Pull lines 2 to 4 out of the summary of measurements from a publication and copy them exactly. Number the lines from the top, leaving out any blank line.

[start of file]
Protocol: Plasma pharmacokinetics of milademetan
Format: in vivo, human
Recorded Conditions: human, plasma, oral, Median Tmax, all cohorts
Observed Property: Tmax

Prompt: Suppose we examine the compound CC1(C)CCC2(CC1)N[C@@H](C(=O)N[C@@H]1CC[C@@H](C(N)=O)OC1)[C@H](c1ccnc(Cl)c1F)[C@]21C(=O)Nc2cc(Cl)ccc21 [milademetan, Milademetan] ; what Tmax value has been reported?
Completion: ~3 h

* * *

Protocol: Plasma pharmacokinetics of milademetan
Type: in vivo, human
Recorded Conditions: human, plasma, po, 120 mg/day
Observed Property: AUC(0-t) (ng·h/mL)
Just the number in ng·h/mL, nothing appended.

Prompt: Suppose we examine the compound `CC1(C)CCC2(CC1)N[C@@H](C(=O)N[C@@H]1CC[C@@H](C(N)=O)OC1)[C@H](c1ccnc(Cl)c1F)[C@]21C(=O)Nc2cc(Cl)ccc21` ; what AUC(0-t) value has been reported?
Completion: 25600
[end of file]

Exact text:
Format: in vivo, human
Recorded Conditions: human, plasma, oral, Median Tmax, all cohorts
Observed Property: Tmax